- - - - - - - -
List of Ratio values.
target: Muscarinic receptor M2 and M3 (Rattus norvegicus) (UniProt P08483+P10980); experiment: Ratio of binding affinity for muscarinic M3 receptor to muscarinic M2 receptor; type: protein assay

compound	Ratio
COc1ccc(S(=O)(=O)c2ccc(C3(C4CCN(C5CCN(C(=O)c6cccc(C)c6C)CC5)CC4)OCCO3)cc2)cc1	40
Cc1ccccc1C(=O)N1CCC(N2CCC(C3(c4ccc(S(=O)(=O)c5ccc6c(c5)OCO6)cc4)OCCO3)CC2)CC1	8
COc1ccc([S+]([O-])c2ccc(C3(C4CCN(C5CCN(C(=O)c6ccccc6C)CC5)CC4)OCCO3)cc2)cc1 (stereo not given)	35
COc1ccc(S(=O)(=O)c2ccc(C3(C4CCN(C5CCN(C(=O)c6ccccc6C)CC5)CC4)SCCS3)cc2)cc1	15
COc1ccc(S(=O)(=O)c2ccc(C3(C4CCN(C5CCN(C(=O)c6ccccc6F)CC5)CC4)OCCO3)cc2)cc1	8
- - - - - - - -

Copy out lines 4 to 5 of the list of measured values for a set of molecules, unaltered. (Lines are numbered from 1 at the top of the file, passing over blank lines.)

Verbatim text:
COc1ccc(S(=O)(=O)c2ccc(C3(C4CCN(C5CCN(C(=O)c6cccc(C)c6C)CC5)CC4)OCCO3)cc2)cc1	40
Cc1ccccc1C(=O)N1CCC(N2CCC(C3(c4ccc(S(=O)(=O)c5ccc6c(c5)OCO6)cc4)OCCO3)CC2)CC1	8